Not-so-simple solution

To help bridge the digital divide, a group of researchers at the Massachusetts Institute of Technology have designed a simple Internet search engine specifically for developing countries with poor infrastructure. Unlike current applications, which are built for speed, the TEK, or “Time Equals Knowledge,” ( search engine capitalizes on the developing world’s most reliable resource: time. To conduct a search on TEK, a user in Mombassa or Tirana inputs search terms that are sent via e-mail to a server in Boston. The server conducts the search, pares down duplicate content and strips out bulky images, and e-mails the Web pages back to the user in a compressed file. Total turnaround time? Twenty-four hours or longer.

While the TEK approach minimizes the time Internet searchers must spend on
notoriously unreliable and expensive Third World network connections, this
advantage may not be enough to draw new users to the Web. According to Charles
Kenny, an infrastructure economist at the World Bank, rural telecenters and
satellite Internet outposts like those operated by Costa Rica’s Lincos project
( have had mixed results. “The target audience wasn’t
interested,” Kenny says. “Poor people don’t seem to think that the Internet is
the answer to all their problems.”

Similar efforts to bring low-cost, portable, bare-bones computers known as
Simputers ( to markets in the developing world, where they
were to be shared among communities, have not met initial expectations. Rather, short messaging service (SMS), or text messaging, over cellular telephones has become the communications tool of choice in many developing countries. SMS works, experts say, because it is cheap and straightforward and uses a medium- the cell phone-that is common even in rural Africa.

“You have to be very careful that what you are trying to do fits in the
environment that you are placing it in,” Kenny says. “Ultimately, though, the
only way to see if it will work in practice is to build it and see if people
come.” -Jennifer L. Rich

Expert Sitings Nina Hachigian directs RAND’s Center for Asia Pacific Policy
( Asia Observer, a hobby site run by Asia
aficionado John Sandvand, is a good resource for English news and organizations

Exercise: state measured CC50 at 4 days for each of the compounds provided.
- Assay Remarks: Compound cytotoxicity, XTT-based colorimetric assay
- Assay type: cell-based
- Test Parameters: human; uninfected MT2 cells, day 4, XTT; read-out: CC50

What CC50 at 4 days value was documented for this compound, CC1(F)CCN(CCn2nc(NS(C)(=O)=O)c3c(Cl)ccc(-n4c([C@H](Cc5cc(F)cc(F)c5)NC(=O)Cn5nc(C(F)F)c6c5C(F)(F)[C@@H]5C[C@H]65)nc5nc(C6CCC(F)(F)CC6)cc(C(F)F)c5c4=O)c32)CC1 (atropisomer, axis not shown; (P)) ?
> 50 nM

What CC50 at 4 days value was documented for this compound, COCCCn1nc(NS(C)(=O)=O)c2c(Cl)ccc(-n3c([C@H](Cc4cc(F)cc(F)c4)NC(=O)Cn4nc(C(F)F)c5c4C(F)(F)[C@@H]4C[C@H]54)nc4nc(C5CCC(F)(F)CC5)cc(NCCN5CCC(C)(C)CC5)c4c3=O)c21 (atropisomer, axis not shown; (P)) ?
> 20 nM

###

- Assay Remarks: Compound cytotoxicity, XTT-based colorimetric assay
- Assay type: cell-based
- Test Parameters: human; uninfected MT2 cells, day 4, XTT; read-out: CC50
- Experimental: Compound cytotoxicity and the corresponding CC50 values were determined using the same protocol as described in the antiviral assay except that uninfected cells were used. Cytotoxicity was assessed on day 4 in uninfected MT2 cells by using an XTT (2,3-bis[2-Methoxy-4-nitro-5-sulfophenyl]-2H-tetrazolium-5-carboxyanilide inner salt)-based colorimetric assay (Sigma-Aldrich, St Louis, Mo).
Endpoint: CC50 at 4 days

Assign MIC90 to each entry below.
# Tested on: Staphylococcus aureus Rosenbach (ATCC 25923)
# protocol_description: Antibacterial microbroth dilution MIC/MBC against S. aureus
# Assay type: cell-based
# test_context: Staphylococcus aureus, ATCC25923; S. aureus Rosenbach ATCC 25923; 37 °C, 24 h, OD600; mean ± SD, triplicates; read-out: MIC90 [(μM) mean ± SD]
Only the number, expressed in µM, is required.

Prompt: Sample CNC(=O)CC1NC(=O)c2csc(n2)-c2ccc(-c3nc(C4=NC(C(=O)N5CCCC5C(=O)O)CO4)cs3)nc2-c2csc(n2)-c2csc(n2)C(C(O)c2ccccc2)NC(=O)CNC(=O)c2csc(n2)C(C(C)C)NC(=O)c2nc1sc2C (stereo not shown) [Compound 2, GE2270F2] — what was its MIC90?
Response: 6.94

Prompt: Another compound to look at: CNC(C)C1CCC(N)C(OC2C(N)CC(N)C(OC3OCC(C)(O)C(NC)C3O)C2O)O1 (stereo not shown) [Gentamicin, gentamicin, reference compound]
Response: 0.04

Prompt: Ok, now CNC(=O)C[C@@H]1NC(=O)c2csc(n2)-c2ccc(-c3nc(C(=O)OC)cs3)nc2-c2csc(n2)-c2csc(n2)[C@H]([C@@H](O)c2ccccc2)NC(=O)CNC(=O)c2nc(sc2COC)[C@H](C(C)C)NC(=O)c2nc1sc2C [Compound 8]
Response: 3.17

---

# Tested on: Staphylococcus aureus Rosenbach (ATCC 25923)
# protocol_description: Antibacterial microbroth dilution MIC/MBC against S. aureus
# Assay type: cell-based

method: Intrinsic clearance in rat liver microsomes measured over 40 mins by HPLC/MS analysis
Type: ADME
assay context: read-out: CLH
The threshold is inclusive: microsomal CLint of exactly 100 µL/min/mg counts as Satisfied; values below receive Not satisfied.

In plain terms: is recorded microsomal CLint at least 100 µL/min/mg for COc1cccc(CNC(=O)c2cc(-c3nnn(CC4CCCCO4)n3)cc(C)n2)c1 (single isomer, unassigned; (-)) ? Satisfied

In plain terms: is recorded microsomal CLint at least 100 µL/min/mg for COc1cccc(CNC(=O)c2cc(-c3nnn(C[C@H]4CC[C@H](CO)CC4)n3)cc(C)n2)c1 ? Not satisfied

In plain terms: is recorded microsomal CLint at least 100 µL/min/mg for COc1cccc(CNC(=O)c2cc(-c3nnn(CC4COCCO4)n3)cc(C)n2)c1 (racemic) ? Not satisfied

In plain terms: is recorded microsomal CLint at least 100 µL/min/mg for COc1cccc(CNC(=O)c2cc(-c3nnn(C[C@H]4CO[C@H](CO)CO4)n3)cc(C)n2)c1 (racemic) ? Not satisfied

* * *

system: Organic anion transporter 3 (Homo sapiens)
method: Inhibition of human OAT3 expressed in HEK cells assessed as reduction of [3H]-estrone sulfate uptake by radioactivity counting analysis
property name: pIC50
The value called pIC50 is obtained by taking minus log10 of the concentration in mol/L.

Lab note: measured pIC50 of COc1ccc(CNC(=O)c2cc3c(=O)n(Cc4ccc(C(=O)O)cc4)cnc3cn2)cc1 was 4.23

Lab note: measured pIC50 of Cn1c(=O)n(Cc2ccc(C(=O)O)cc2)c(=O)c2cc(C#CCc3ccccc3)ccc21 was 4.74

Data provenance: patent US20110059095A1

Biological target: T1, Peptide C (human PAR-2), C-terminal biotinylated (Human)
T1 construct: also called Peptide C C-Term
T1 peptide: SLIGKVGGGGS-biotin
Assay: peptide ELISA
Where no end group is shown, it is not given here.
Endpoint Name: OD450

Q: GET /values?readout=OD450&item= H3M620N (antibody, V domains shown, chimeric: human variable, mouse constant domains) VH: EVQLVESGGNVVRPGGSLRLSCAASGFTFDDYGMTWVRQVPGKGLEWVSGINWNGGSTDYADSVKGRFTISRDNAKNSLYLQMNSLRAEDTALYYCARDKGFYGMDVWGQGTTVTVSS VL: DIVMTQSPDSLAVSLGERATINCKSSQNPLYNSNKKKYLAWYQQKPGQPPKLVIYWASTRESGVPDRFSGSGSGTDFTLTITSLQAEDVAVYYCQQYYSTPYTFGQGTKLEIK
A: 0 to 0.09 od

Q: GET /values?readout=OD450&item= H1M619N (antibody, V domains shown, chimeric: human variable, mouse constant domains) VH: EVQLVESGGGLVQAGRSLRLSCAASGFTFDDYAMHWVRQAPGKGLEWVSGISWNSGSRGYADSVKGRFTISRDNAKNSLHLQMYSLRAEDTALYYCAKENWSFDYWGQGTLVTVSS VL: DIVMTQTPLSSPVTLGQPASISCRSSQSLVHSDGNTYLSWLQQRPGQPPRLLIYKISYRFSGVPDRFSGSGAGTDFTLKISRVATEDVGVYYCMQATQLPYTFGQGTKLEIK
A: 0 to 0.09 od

related to Asia. Each Asian nation has its own page with news headlines.
Another excellent source for the latest on Asian politics and culture is Citizens no longer need search libraries
for outdated policy pronouncements, instructions for obtaining government
licenses, and the like. Most are featured on FirstGov, the U.S. government’s
portal site. In Asia, Singapore has gone farther, allowing citizens to conduct
nearly 80 percent of government-public transactions online at Before sites like this one, run by the Japan Sumo Association, I
used to struggle to stay current with Sumo wrestling. The site lists tournament
schedules, banzuke (official rankings), biographies of the competitors, and
more. What is daily life like in China?
The Weblog phenomenon is more likely to answer this question than any other
information medium to date. Sinosplice links to numerous Weblogs that let
outsiders tune into life in China. This time zone
converter makes calculating local times around the world easy. Chinese Internet Yahoo
research group exemplifies how the listserv phenomenon is changing policy
debates. It helps scholars and policy analysts from around the world share
ideas and data about Internet politics and culture in China as never before.

Lara Wozniak is an assistant editor at the Far Eastern Economic Review. Max
Pappas is a policy analyst for Citizens for a Sound Economy. Jennifer L. Rich
is a freelance writer in Washington, D. C.